A striking mural on the back wall of St. Andrew’s Presbyterian Church is likely to catch the attention of any passersby in Picton, Ont.
First revealed in October 2018, the mural is a slightly altered reproduction of The Wisdom of the Universe, a painting created in 2014 by the celebrated Métis artist Christi Belcourt. The mural depicts the roots and branches of a stylized tree teeming with colourful life, compelling in its juxtaposition against the light grey limestone of the rest of the church.
The minister at St. Andrew’s, Rev. Lynne Donovan, is an admirer of Belcourt’s work and has gotten to know the artist’s mom, who lives in the neighbourhood. When Donovan first reached out to Belcourt about reproducing the painting, however, the artist was unsure. “I was hesitant to do anything with churches because of the history of churches and residential schools in this country, and the abuses that churches have perpetrated upon Indigenous people,” Belcourt says. But she found Donovan to be open and engaged, which helped her feel more comfortable with the process.
The painting is rendered in thousands of small dots that resemble traditional Métis beadwork and, in their circular shape, evoke “the cycle of life” and “express the unknown — from molecules to universes,” according to Belcourt’s artist statement.
The plants and animals depicted are some of the 200 that are classified as threatened, endangered or extinct in Ontario. In order to step back from the brink of climate destruction, we need to consider their rights, as we are all interconnected, explains Belcourt. “The life that’s on this planet is actually one large, breathing organism of which we are just a very small and at most times insignificant part,” she says. “Nothing depends on us to survive, but we depend on absolutely everything else.”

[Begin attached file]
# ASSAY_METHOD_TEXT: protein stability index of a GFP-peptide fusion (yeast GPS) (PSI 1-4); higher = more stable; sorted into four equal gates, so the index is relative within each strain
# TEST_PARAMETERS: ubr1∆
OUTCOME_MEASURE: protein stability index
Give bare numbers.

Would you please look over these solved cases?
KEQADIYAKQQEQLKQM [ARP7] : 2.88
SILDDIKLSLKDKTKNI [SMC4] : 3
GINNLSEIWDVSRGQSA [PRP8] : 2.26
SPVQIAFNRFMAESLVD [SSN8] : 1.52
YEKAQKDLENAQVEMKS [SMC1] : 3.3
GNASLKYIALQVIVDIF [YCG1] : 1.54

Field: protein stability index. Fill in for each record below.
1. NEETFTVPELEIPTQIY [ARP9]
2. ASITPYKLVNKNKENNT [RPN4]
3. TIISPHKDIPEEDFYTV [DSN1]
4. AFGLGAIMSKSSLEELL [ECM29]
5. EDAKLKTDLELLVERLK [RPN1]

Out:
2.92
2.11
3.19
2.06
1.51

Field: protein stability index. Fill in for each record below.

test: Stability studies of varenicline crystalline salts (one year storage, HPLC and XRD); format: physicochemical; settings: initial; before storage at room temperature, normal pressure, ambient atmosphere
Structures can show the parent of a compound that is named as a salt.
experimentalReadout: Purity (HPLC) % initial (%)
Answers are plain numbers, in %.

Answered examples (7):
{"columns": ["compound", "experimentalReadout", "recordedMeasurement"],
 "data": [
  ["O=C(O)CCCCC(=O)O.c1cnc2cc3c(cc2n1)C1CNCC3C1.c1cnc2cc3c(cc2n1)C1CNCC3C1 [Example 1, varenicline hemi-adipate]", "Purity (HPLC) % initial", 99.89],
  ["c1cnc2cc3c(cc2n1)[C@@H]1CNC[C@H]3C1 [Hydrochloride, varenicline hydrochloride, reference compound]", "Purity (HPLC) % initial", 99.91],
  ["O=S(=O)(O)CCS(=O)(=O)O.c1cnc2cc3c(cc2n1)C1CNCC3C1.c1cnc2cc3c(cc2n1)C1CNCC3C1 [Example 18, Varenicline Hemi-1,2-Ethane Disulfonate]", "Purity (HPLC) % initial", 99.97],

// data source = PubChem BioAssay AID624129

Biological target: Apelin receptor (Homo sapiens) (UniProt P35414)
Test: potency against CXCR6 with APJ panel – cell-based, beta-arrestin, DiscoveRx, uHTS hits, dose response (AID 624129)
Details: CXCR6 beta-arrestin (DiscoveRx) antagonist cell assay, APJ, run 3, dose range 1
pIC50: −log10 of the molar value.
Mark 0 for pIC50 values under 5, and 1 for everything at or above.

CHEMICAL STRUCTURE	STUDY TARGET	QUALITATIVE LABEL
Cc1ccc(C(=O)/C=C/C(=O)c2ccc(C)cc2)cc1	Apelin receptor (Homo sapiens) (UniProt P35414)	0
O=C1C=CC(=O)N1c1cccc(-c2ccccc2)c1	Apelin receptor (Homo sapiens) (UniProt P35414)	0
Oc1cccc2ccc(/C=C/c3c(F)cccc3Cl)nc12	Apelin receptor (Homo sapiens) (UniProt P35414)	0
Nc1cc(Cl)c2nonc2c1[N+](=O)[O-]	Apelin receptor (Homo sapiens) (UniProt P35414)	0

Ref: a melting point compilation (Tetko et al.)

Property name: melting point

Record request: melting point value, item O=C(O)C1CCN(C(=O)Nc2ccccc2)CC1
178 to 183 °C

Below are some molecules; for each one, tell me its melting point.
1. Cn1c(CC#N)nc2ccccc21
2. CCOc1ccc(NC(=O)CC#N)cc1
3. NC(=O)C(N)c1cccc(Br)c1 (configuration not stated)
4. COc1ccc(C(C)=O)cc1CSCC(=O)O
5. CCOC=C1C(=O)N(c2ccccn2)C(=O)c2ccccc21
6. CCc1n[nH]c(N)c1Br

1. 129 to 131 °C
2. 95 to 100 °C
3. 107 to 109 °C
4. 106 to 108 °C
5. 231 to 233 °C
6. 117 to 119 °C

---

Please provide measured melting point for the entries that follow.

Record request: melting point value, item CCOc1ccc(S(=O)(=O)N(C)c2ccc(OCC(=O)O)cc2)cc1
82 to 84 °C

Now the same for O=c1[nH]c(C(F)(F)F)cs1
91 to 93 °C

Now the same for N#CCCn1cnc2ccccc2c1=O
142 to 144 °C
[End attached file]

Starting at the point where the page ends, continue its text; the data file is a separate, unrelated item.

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The painting’s ecological and anti-colonial message was exactly what Donovan wanted to transmit at St. Andrew’s. “This is an image that represents Indigenous cosmology and spirituality. But it is also an image that is timely for us as Canadians because it’s calling us to open doors to friendships and partnerships with our Indigenous neighbours,” says Donovan. “It’s challenging the cosmology that was at the heart of colonialism, which was really oppressive.”
The mural has also prompted the St. Andrew’s community to connect with their Indigenous neighbours. The church is located on Mohawk land, just 20 minutes south of the Tyendinaga Mohawk Territory. But Donovan says historically there has been no relationship between these two communities. Now, that’s changing. Belcourt’s art “was the catalyst for us going and knocking on the door to the north,” Donovan says. Last October, the church invited four artists from the territory to exhibit their work in the church’s sanctuary and offer a presentation to the congregation during a Sunday service. It’s something the church plans to do again.
“This is the image that keeps on teaching, challenging, inviting more sustainable practices when it comes to living on the planet,” Donovan says. “It’s just one great big reminder. And not a day goes by that people aren’t showing up to have a look.”
This story first appeared in the November 2019 issue of Broadview with the title “A teaching image.”
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